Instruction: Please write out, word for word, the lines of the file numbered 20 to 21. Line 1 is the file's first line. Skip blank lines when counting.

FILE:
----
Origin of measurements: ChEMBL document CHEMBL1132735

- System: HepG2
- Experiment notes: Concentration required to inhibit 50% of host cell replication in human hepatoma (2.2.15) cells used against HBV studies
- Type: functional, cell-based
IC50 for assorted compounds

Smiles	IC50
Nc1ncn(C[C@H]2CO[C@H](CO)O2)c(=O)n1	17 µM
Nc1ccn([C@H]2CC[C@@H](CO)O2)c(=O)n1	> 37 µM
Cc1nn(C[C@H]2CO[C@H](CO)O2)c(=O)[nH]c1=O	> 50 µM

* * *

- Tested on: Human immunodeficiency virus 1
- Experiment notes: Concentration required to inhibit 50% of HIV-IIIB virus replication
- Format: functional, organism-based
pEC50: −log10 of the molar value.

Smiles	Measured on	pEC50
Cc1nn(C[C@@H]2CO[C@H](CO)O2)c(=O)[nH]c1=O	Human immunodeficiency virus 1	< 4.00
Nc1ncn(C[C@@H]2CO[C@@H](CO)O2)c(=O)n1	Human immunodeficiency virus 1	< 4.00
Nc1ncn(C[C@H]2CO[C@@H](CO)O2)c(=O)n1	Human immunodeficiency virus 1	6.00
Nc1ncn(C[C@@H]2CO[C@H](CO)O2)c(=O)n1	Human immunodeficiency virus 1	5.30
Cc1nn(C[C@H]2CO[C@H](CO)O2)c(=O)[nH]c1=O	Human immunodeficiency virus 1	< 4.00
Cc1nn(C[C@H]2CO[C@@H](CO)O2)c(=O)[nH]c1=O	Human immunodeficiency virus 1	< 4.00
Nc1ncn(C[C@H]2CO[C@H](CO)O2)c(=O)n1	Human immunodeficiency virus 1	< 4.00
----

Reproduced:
Cc1nn(C[C@H]2CO[C@H](CO)O2)c(=O)[nH]c1=O	Human immunodeficiency virus 1	< 4.00
Cc1nn(C[C@H]2CO[C@@H](CO)O2)c(=O)[nH]c1=O	Human immunodeficiency virus 1	< 4.00